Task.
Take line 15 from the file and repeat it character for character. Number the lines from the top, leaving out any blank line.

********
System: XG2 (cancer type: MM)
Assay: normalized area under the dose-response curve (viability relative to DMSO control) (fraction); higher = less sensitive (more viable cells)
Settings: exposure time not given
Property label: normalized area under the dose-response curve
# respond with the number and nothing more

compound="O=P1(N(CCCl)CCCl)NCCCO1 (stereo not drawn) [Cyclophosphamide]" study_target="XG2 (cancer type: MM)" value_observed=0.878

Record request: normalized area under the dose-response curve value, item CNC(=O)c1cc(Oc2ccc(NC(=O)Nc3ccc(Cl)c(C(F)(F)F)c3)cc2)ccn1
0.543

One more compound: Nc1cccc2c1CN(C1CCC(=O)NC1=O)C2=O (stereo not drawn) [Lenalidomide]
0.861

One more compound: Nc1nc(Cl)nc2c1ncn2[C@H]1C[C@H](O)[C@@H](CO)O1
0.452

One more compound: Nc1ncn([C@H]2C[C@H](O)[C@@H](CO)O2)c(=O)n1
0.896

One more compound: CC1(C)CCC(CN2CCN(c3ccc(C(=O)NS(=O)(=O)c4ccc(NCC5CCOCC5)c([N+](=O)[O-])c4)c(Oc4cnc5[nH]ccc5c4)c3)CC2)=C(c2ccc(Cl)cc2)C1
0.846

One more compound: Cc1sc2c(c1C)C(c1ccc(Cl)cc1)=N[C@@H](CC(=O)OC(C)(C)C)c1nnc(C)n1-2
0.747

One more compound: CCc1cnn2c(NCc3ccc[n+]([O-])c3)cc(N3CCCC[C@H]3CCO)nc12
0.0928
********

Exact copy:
One more compound: CC1(C)CCC(CN2CCN(c3ccc(C(=O)NS(=O)(=O)c4ccc(NCC5CCOCC5)c([N+](=O)[O-])c4)c(Oc4cnc5[nH]ccc5c4)c3)CC2)=C(c2ccc(Cl)cc2)C1